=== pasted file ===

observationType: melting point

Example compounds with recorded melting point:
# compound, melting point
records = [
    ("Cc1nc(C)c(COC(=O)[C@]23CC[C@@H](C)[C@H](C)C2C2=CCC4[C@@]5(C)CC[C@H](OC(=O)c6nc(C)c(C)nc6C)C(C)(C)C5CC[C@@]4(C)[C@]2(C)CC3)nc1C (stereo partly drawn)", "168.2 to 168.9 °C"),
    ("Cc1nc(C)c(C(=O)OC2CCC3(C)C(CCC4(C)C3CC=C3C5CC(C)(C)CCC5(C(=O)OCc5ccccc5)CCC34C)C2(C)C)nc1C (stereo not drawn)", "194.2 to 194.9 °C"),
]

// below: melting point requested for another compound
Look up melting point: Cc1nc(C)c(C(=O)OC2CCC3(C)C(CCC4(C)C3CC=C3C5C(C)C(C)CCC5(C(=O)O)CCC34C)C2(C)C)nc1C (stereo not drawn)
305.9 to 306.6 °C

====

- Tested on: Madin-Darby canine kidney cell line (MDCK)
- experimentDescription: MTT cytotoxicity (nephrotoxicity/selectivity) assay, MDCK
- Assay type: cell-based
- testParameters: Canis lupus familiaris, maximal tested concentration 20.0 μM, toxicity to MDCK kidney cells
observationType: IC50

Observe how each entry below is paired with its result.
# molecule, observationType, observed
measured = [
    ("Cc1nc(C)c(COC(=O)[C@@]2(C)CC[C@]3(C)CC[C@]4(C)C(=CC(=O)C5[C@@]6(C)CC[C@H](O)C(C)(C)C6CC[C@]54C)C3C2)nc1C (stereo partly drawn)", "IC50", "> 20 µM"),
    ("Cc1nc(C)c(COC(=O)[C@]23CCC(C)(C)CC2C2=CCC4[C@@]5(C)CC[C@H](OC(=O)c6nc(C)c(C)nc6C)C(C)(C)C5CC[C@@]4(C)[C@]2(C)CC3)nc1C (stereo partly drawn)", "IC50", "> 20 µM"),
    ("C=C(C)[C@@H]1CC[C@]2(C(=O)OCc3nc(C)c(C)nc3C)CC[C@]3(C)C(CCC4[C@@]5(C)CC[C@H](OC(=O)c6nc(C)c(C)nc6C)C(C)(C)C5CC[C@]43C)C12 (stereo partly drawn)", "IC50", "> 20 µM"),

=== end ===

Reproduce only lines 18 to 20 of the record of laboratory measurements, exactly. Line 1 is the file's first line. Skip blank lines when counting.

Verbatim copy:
# molecule, observationType, observed
measured = [
    ("Cc1nc(C)c(COC(=O)[C@@]2(C)CC[C@]3(C)CC[C@]4(C)C(=CC(=O)C5[C@@]6(C)CC[C@H](O)C(C)(C)C6CC[C@]54C)C3C2)nc1C (stereo partly drawn)", "IC50", "> 20 µM"),